Benjamin Netanyahu to 'Post': Democratic president can’t stop Trump plan

"What I do in an hour, my opponents can’t do in a year," the prime minister said.

Prime Minister Benjamin Netanyahu addresses supporters at a Likud Party event, February 5, 2020 (photo credit: SHARON REVIVO)
Prime Minister Benjamin Netanyahu addresses supporters at a Likud Party event, February 5, 2020
(photo credit: SHARON REVIVO)
Prime Minister Benjamin Netanyahu expressed confidence on Thursday that even if a Democrat wins the American election, US President Donald Trump’s Middle East peace plan will be implemented.
Speaking with The Jerusalem Post in his first English-speaking interview ahead of the March 2 election, Netanyahu said that what could stop the plan, however, is him not winning the election.
 
“Once the Trump plan is put forward, the goalposts will have been moved, and it will be very difficult for any administration to move them back,” Netanyahu said. “We will move forward this plan once the mapping process is done, and it won’t take long, as long as I am re-elected.”
Asked if it was important to apply sovereignty over territories before the American election, he said it would not be a factor.
“Any administration, Democrat or Republican, will have to work by the new realities,” he said. “They will have to take the new situation into account. You can’t work based on falsehoods. Any attempt to advance a US plan that is based on falsehoods will crash due to the realities. That is what happened again and again and again.
"I’m sure the next administration, whatever it will be, will have to consider the fact that there’s a new plan.”
Netanyahu did not express concern about any of the Democratic candidates, saying, “I’ll work fine with Democrats or Republicans.”

But he said he was worried about Israel if Blue and White would take power.
“If there’s an Israeli government that is weak on Iran, as Benny Gantz and Yair Lapid have been, then obviously we’ll be in trouble,” he said. “As long as I am prime minister, Iran will not have nukes.”
Asked what would be worse for Israel, a minority government or a fourth election, he said “both of them would be very bad options, and both will happen if people don’t go out and vote for Likud.
“Benny Gantz can’t form a government without relying on the support of Ayman Odeh, Ahmad Tibi and the Joint List,” he said. “The numbers are just not there. With Labor and Yisrael Beytenu, he has 50 to 52 seats. If Likud doesn’t win, there will be either a fourth election or a left-wing government headed by Gantz and dependent on Ahmad Tibi and the Joint List.”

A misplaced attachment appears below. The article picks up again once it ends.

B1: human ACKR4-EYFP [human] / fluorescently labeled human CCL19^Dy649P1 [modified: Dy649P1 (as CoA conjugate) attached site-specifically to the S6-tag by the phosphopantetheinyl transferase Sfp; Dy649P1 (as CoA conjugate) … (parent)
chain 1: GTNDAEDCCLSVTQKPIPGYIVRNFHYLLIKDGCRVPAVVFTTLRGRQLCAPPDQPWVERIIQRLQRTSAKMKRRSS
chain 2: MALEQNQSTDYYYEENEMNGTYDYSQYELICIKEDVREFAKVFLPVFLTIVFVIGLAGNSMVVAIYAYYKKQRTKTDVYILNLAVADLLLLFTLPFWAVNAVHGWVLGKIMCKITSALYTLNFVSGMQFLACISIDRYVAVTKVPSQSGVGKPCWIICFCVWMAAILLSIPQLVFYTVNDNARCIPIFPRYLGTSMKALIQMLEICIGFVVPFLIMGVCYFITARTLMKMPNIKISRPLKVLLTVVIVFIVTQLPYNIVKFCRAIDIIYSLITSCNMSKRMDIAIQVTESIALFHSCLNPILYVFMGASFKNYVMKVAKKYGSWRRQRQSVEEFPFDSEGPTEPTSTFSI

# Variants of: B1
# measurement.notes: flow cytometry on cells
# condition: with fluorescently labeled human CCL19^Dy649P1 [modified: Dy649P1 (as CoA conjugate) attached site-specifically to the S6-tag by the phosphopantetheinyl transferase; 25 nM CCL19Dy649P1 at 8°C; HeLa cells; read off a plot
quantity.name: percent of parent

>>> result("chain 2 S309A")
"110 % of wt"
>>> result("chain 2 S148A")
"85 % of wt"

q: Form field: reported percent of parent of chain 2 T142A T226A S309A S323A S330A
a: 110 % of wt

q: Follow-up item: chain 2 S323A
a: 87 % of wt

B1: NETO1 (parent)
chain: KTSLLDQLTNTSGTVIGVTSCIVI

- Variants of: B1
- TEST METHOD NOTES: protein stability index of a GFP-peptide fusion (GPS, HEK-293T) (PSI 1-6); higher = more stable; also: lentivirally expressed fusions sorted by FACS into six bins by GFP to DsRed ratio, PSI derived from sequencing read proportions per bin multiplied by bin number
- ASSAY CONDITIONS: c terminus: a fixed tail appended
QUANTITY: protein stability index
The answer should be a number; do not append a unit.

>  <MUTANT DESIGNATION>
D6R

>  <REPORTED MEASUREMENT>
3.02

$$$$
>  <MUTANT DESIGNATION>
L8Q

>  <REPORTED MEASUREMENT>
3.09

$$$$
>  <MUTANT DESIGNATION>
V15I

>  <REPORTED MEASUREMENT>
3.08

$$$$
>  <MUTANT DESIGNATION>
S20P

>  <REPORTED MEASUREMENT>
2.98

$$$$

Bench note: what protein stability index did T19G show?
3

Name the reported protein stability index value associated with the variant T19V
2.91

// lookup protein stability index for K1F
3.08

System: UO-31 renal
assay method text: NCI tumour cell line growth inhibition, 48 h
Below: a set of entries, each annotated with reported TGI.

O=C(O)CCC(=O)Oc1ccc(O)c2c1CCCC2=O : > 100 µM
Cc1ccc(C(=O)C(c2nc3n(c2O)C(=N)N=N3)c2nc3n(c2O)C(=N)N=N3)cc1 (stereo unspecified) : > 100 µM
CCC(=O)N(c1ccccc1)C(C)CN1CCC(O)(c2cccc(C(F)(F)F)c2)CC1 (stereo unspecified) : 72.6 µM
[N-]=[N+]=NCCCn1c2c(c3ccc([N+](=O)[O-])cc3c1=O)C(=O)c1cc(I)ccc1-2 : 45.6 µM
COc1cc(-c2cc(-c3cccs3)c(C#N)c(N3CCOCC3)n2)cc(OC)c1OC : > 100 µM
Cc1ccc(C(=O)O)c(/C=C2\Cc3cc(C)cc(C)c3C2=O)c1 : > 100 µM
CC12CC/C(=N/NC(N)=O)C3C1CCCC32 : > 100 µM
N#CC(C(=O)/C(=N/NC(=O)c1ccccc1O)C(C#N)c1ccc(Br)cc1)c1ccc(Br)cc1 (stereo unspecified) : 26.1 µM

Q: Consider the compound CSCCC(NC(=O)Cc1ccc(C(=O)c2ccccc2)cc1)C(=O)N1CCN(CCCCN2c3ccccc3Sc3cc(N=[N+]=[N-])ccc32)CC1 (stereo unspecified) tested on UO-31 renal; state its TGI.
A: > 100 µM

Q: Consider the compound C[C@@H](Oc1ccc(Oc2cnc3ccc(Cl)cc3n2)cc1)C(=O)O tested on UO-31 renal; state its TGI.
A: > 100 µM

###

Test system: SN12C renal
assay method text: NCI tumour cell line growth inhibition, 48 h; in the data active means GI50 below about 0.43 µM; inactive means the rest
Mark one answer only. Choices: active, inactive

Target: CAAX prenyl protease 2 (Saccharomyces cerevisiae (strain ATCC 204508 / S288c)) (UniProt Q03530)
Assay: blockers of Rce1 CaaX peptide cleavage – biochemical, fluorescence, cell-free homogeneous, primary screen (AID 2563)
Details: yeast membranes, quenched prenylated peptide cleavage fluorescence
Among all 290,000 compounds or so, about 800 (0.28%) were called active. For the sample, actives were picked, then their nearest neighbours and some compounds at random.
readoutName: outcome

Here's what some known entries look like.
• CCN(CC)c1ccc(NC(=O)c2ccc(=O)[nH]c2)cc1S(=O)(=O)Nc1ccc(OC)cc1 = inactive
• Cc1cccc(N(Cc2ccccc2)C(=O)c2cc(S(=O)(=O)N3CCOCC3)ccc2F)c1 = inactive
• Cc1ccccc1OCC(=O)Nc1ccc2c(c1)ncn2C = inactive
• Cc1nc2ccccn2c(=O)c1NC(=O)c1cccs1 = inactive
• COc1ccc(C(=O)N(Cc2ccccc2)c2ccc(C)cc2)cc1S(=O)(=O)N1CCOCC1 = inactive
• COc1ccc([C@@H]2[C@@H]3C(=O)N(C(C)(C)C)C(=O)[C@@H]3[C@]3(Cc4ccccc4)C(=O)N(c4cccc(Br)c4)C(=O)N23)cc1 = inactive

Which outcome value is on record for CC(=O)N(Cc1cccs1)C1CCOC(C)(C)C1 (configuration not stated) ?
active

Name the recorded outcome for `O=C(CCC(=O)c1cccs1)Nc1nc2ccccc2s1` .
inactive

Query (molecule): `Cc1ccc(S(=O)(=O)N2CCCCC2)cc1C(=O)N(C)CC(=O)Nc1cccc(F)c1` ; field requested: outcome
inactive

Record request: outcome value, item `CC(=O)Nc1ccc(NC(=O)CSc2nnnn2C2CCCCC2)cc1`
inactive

Reacting to Gantz saying on Thursday that he would build a government without the "active support" of the Arab Joint List, Netanyahu said Gantz wants to get MKs to defect from the right-wing bloc so he will have more Jewish votes and then Joint List MKs could abstain and not vote. But Netanyahu said that would be no more legitimate.
After Yisrael Beytenu leader Avigdor Liberman said Thursday that Netanyahu’s career is over, the prime minister said people should know that if they vote for Liberman, they will get Tibi.
“People should ask his motivations, which make no political sense,” Netanyahu said.
When asked how he would be able to govern while on trial, he said, “What I do in one hour my opponents can’t do in a year because they lack the orientation, the experience and the ability.
"I have proven what I have done over the last 10 years. Israel is a world power," he continued. "We’re ranked as the eighth power in the world. That didn’t happen by itself. That happened even though over the past three years, I have been hounded by an absurd witch hunt. Instead of working 16 hours a day, I will work 15-hour days."
Netanyahu admitted he had a goal he has not succeeded in accomplishing despite his close relationship with the Trump administration: Getting approval to enable Israeli spy Jonathan Pollard to move to Israel.
“We have put in a request,” he said. “It’s a very good thing that he was let out of prison. He is living now in New York. Obviously, we want to see him repatriated to Israel. We are working on it, but I can’t speak for the US administration, which has done many things for Israel. I hope he will be allowed to come to Israel, but there are legal procedures in the United States.”
Netanyahu called upon English speakers in Israel to attend a rally he is hosting for them on Sunday in Ramat Gan, for which registration is required.
“I have enormous respect for their contribution to Israel and the world,” he said. “The contribution of English speakers from the United States and other English-speaking countries is enormous because they bring these values that are so important to Israel. They understand the importance of Israel as a free country, where people can speak their minds.
"But we still have a long way to go in respecting a plurality of opinions, because the press is still deeply concentrated and hostile," Netanyahu concluded.